According to the criteria for selection for UNESCO World Heritage status, a site must be of international value and directly or tangibly associated with events representing major stages of earth's history. As the 'springboard' for D-Day Southampton supersedes the criteria because without the contribution made by the port there would be no UNESCO to award such status. Yet this role is not properly recognised even by authorities within the city of Southampton today. This is not purely accidental because during WW2 the local population was deliberately treated with a campaign of misinformation, in which even the king was a willing participant, intended to mislead the enemy. During WW1 Southampton was the Number 1 Port of Embarkation for the British Army. This did not change in WW2 but because of D-Day this knowledge was highly classified and it was not until a year after the end of the war that the Southern Echo was able to report the role of the port. The result is that the historical narrative is distorted. Instead of Operation Overlord, the history of Southampton is overshadowed by the Blitz of 1940, including the controversial Hodsoll Report, with the implication of cowardice. Wartime secrecy means that the significance of sites within the docks are forgotten. For example, the Western Docks where Patton's Third Army embarked for Normandy ready to 'tear up' through France. Berth 36-40 in the Eastern Docks where Churchill saw British assault troops leave for D-Day. The Embarkation Hards where Canadian troops left in landing craft during Operation Neptune. Central Road where General LeClerc's Free French army, both men and women, marched to liberate their own country and capital. It is impossible in such a short statement to do justice to the range of sites. So the proposal would include a new visitor centre in Mayflower Park called , 'The Mulberry Experience' with the WW2 'Whale' as the centre piece. But of course it is Associated British Ports ABP who own and operate the port and would need to cooperate and support the application to UNESCO by permitting public access to these sites. One proposal is that this could be achieved without interfering in the smooth running of the port by allowing a restricted minibus tour on a specified route from the Mulberry Experience perhaps to also include the Civic Centre which was the headquarters for the US Army during D-Day and Operation Overlord. On Dock Gate 8 is a plaque that reads, “1939-45. This tablet was presented to the Southern Railway by the 14th Major Port, United States Army, in proud and glorious memory of the men and women of the forces of the United Nations who sailed from this port during the great war against aggression to secure the freedom of mankind”. Lest we forget. (Please also sign the ePetition, to save the WW2 Grade 2 Listed 'Whale' Roadway Section and Buffer Pontoon).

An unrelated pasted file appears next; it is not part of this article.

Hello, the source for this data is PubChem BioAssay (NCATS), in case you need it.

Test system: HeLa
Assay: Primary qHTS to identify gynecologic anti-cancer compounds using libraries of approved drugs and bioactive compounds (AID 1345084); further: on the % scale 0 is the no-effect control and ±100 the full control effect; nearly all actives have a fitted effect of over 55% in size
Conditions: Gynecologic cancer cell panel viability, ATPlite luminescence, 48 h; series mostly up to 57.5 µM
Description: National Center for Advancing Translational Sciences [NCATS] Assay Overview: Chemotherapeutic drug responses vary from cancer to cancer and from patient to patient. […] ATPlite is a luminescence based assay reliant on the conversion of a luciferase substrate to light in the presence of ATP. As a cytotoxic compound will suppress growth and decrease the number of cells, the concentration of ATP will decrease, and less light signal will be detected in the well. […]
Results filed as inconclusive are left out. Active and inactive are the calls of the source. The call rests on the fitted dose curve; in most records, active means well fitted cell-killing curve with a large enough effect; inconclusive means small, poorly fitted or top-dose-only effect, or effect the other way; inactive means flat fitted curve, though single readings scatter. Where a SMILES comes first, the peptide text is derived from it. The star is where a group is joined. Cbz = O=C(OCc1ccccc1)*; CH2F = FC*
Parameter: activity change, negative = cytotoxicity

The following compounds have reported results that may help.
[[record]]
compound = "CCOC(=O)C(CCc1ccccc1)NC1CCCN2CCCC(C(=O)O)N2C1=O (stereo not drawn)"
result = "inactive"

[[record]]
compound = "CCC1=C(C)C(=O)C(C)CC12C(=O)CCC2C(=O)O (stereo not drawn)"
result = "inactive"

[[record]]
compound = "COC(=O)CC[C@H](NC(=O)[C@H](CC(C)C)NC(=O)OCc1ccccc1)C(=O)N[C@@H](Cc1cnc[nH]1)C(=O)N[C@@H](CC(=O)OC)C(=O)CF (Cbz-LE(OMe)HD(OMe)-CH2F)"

This ePetition ran from 06/12/2020 to 17/05/2021 and has now finished.
153 people signed this ePetition.
Thank you to the organisers for taking the time to organise this
petition about Southampton’s heritage.
We note that the Council is asked to apply for UNESCO World Heritage status for Southampton Docks because of the principal role played during Operation Overlord and the liberation of Europe in World War Two. Whilst the Council recognises the historic role of the docks in World War Two and features this in the city’s museum, Criteria No 8 is a natural criteria further defined as applying to sites that include the record of life, significant on-going geological processes in the development of landforms, or significant geomorphic or physiographic features. In this situation, none of these apply to the use of Southampton Docks as part of the D-Day operation. It might be possible to include the role of Southampton Docks in D-Day under Criteria 4 To be directly or tangibly associated with events or living traditions, with ideas, or with beliefs, with artistic and literary works of outstanding universal significance. Unfortunately, the post-war changes that have taken place to the Dock estate means that sadly little survives in terms of monuments directly associated with the events of 1944.
Southampton Docks are in private ownership and it is also worth noting, that applications for World Heritage Status are put forward by national governments so the Council will not be able to approach UNESCO directly on this occasion. However, there is an opportunity to liaise with the organisers of Heritage Open Days (to whom we can make an introduction) to explore the opportunities to celebrate and promote this part of Southampton’s heritage.